Saturday, September 16, 2006

Micah 5, The Total Christ

But you, O Bethlehem of Ephrathah, Who are too little to be among the clans of Judah, From you shall come forth for me one who is to be ruler in Israel, Whose origin is from of old, From ancient of days. Therefore he shall give them up until the time when she who is in labor has given birth; Then the rest of his brothers shall return to the people of Israel. And he shall stand and shepherd his flock in the strength of the Lord, in the majesty of the name of the Lord his God. And they shall dwell secure, for now he shall be great to the ends of the earth.
And he shall be their peace...Then the remnant of Jacob shall be in the midst of many peoples like dew from the Lord, like showers on the grass, which delay not for a man nor wait for the children of man. And the remnant of Jacob shall be among the nations, in the midst of many peoples, like a lion among the beasts of the forest, like a young lion among the flocks of sheep, which, when it goes through, treads down and tears in pieces, and there is none to deliver.
Your hand shall be lifted up over your adversaries, and all your enemies shall be cut off.

This chapter is such a wonderful example of how God works to further His kingdom. The Church at this time was obviously in a very prideful and therefore sinful state (see ch.1). And we all know what God does when the Church is acting like this; she gets smacked across the face by a rod.
He brings forth judgment to purge her from sin (v.1, 10-15) and discipline to make her more beautiful for the sake of world (v.4, 7-9).
The nations which rage against God are here used by God to humble His people (ch.4:11-13, 5:1), a slap across the face! Certainly in times like these, when the Church is seen to be a mockery in the midst of the people, our reaction is far too often bewilderment and hopelessness. But the prophet shows that the faithful ought never to be in such circumstances.
God always works through death and resurrection. The prophet reminds them of the humble circumstance from where God has brought forth for them the promise of salvation, His eternal kingdom in which they will be a part of.
His people were at the brink of disaster with the Philistine army before them and a faithless king leading them (I Sam.). Yet, out of this seemingly hopeless state God brought forth a man, a king in fact who was a Shepard boy (v.2, 4). Not only was he from the most humble of places, Bethlehem (v.2), but David was in the humblest of circumstances. He was the youngest brother left out in the fields to tend to the sheep while the nation was at war. Man had not asked him to lead them in fight but rather to serve them bread. Does this sound familiar? David came to feed his brothers but he ended up fighting for his brothers, laying down his life (true bread), which resulted in conquering the enemies of God and him becoming king (death and resurrection).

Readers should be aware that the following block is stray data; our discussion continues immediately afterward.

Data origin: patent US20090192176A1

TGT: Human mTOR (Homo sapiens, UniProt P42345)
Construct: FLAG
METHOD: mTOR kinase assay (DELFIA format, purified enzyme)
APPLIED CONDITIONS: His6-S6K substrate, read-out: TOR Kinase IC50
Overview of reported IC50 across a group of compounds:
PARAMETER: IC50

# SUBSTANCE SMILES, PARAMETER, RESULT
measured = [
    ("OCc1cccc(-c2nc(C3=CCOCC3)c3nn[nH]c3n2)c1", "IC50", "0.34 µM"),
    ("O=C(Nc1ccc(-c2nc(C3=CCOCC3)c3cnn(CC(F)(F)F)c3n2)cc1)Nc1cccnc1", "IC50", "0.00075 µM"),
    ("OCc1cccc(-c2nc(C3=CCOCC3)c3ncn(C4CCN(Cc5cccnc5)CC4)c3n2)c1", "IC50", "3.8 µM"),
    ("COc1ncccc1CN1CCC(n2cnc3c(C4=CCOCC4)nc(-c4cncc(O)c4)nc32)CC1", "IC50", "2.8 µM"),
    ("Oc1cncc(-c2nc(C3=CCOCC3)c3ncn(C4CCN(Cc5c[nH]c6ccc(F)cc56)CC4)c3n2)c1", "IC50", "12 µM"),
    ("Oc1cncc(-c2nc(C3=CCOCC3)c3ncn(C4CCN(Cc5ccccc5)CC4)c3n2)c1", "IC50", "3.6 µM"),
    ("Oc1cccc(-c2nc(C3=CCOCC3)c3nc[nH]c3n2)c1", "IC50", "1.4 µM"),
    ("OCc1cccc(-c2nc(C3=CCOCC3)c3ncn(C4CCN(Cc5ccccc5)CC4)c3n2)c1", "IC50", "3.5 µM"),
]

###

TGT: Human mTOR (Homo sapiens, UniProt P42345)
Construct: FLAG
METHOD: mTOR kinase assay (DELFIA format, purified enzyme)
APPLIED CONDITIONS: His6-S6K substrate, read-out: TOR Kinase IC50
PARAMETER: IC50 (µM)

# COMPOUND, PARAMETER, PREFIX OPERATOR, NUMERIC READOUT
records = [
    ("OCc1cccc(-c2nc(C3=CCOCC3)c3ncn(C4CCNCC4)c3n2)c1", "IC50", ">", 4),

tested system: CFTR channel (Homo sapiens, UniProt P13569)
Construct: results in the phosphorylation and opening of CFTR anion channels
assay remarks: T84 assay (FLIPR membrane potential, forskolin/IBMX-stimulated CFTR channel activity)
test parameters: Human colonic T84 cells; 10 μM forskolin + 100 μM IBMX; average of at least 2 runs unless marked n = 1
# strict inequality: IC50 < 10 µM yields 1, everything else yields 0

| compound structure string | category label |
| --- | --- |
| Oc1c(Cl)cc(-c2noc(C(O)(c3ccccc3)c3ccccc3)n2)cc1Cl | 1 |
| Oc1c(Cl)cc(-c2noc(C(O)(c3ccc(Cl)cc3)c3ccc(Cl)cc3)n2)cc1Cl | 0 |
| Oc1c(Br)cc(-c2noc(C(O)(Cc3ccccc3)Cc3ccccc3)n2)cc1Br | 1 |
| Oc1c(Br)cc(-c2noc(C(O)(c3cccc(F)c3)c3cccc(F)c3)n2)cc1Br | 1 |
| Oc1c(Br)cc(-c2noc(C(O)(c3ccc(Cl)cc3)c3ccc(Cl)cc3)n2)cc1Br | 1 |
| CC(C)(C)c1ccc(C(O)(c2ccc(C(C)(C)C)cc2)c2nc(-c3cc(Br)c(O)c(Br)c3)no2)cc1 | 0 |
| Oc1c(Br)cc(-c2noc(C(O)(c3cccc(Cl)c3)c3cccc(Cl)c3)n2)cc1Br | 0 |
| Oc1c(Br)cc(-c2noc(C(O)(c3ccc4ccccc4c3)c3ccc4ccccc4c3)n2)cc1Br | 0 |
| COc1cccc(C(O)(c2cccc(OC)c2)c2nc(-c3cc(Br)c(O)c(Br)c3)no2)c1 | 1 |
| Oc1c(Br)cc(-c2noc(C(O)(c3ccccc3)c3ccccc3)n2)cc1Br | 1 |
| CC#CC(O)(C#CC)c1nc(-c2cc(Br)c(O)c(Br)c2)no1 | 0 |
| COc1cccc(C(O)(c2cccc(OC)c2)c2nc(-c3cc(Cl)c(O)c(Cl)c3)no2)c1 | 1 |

By saying that a ruler will come from Bethlehem (v.2), God is reminding the people of His promise of salvation through the line of David (origin from old, ancient). We are also told here that this is God’s eternal plan. Therefore, we know that He is speaking of His Son, Jesus Christ the Son of David (the eternal word, who is also the son of David).
Like David, Jesus is from Bethlehem, the city of David, and he will come forth to rule over them "in the majesty of the name of the LORD". But unlike any other king, Jesus like David, is a gentle Shepard who brings forth peace and security for His sheep by conquering all the beasts so that he may lead them to still waters (v.4-5).
A very important point we must take note of is found in verses 5-9. Yes, the king has come and therefore his kingdom with him, but this kingdom is surrounded by beasts and enemies which need to be conquered. When Jesus’ ministry began his kingdom was at hand, and through his death and resurrection (and ascension) it was inaugurated, but it’s still yet to come in its fullness.
In these verses we see how this is to be done. Christ crushes the head of the serpent under the foot of the Church (v.3 His brothers coming forth, v.5 seven Shepard’s with him, v.7-8 the remnant of Jacob). In doing this God spreads his grace through the Church like dew over the grass of the fields, like rain on a dry and weary land replenishing it, that it may bear good fruit (amazing peace through destruction of evil). We also see the Church is like a roaring lion conquering all the beasts throughout the land.
As God’s people we will go through many difficult times. But, we must remember that this is a part of God’s work in bringing forth His kingdom. We share with Christ the responsibility of bringing the kingdom of God to bear on earth as in heaven. Wow, what an exciting mission! The trials, as we must remember, are for the purpose of making the faithful more like the Shepard King, more like the one from Bethlehem, the one who was born in a manger, the one who took on our flesh, the one who became a servant, the one who died on a cross and now reigns over all. We are called to bring forth the glory of the King like dew and rain on the grass of all nations, in the midst of many people. Our message through our lives needs to be a breath of fresh air. When people see the Church, (first step being we need to be seen) our families, and all that comes from us, they need to be refreshed by our fruit. This comes from the preaching and the living out of the gospel of Jesus Christ. When this is done faithfully the Church will stand in the midst of the entire world like a mighty lion that has conquered all!

No comments: